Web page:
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Craigleith facts for kids

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Gaelic name Creag Lìte
Meaning of name rock of Leith
Craigleith from the East Bay, North Berwick
Craigleith from the East Bay, North Berwick
Coordinates 56°04′24″N 2°43′08″W / 56.073363°N 2.718848°W / 56.073363; -2.718848
Physical geography
Island group Islands of the Forth
Highest elevation 45 metres (148 ft)
Sovereign state United Kingdom
Country Scotland
Council area East Lothian
Population 0

Craigleith (Scottish Gaelic: Creag Lìte) is a small island in the Firth of Forth off North Berwick in East Lothian, Scotland. Its name comes from the Scottish Gaelic Creag Lìte meaning "rock of Leith". It is 45 metres (148 feet) at its highest point.

Geography and geology

Craigleith is part of a chain of four islands near North Berwick, along with Bass Rock, Fidra and the Lamb. Of these, it is the closest to the town's harbour. Like these other nearby islands, Craigleith is a bird colony. Divers often explore the area around the island.

Craigleith is a laccolith, a lava dome. (The Lothians are dotted with evidence of ancient volcanic activity, such as the Bass Rock and Arthur's Seat.) Craigleith is made up of essexite, which is popular for making curling stones.

History and wildlife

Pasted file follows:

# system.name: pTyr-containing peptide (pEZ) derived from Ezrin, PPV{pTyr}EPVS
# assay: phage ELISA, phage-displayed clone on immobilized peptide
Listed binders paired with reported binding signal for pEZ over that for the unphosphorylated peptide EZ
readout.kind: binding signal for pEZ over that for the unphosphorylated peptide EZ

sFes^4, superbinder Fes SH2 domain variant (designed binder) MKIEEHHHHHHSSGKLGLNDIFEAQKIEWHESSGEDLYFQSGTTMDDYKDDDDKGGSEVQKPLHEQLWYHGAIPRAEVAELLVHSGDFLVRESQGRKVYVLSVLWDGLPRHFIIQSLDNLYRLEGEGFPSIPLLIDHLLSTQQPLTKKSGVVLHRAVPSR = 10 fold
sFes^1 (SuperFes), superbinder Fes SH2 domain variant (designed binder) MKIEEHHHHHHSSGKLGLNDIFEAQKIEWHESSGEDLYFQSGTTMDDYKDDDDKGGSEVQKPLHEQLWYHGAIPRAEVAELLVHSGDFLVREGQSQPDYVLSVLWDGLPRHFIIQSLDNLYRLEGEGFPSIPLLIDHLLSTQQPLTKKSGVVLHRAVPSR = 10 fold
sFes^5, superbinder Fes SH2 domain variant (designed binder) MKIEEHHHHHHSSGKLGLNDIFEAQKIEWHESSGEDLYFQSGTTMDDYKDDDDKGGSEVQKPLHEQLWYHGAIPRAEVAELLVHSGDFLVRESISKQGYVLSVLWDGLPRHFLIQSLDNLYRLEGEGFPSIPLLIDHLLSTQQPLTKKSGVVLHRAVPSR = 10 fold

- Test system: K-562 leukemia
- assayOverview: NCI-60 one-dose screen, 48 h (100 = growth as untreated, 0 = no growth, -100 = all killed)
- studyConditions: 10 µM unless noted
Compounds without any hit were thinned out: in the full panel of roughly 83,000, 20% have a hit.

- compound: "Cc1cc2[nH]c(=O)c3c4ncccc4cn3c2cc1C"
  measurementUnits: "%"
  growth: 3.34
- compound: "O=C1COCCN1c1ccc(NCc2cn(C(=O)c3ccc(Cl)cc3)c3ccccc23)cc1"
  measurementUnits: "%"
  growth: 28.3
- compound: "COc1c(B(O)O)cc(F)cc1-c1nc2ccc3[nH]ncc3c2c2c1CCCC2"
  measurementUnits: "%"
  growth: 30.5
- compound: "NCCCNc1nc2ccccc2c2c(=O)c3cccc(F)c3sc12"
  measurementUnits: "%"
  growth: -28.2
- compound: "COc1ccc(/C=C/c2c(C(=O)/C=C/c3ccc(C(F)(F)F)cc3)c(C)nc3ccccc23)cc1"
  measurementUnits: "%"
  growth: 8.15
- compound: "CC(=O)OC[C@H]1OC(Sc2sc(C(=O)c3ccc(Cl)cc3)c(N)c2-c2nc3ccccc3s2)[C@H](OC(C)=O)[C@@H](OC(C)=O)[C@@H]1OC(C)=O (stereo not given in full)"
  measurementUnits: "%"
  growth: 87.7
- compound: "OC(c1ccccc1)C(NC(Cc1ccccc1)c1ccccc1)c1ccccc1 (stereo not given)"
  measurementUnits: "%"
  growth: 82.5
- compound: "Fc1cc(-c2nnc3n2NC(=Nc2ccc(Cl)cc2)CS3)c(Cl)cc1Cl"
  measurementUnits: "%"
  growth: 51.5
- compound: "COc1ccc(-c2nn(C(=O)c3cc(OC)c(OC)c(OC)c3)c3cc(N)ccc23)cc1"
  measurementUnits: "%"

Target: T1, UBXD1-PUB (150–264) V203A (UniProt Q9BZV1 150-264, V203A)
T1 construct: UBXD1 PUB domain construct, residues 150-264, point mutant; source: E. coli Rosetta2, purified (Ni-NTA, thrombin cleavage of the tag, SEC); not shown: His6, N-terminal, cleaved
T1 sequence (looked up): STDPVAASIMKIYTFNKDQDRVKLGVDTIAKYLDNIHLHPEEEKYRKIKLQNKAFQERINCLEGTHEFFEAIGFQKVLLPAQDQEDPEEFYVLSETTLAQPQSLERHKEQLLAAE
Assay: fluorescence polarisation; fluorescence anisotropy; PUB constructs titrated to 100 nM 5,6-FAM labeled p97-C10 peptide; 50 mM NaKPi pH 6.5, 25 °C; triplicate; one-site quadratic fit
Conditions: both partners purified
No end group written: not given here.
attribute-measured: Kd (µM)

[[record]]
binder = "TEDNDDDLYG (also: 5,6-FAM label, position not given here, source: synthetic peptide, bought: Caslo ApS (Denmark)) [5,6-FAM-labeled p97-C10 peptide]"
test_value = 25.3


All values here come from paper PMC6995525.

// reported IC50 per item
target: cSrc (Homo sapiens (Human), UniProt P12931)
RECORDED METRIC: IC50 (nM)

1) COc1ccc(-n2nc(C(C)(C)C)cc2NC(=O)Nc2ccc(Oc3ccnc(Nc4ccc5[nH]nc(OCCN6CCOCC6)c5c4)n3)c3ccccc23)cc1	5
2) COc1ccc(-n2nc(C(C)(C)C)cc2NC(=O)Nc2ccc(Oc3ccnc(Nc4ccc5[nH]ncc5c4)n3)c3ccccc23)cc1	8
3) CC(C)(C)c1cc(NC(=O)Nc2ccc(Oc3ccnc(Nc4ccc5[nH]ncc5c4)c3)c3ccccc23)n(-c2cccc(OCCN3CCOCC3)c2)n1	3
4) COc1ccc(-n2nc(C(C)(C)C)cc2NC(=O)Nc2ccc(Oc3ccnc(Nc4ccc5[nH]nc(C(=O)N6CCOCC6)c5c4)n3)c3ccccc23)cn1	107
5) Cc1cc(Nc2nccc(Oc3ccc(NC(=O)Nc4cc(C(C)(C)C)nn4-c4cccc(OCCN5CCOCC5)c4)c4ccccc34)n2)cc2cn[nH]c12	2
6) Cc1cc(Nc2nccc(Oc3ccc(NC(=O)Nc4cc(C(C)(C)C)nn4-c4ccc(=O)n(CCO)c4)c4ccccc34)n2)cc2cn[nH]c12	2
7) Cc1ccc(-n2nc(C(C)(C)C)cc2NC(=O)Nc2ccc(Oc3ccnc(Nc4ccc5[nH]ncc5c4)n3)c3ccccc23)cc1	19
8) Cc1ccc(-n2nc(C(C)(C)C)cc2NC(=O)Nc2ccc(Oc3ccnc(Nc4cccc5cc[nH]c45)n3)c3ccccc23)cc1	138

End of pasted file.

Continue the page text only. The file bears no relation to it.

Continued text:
Craigleith and North Berwick
Craigleith and North Berwick from North Berwick Law

Historically, Craigleith was a rabbit warren, where the animals were deliberately bred for food. Rabbits were wiped out by myxomatosis in the 1950s. They were mysteriously re-introduced onto the island in 2008, and some have been seen recently.

In 1814, Sir Hew Dalrymple purchased the island from North Berwick Town Council.

The puffin colony on Craigleith, once one of the largest in Britain with 28,000 pairs, became endangered from 1999 onwards, due to an invasion of the non-endemic plant tree mallow, thriving with warmer winters, which choked the puffins' burrows, preventing them from rearing their chicks, or "pufflings". An ongoing project, SOS Puffin, led by the Scottish Seabird Centre at North Berwick, was launched early in 2007 after one of the Centre's volunteers, Maggie Sheddan, noticed the ever-decreasing numbers of puffins. Since then, hundreds of volunteers have been working hard to rid the island of the problem, ferried out by boat from the Seabird Centre during the winter months, when the puffins are out at sea. Initial results show signs that the puffins are starting to return to the island to breed. Cormorants, shags and guillemots breed here.

The Scottish Seabird Centre has solar-powered cameras on the islands which transmit images of the puffins and other wildlife on the island via live webcams. Daily boat trips around the island have been made since 2008.

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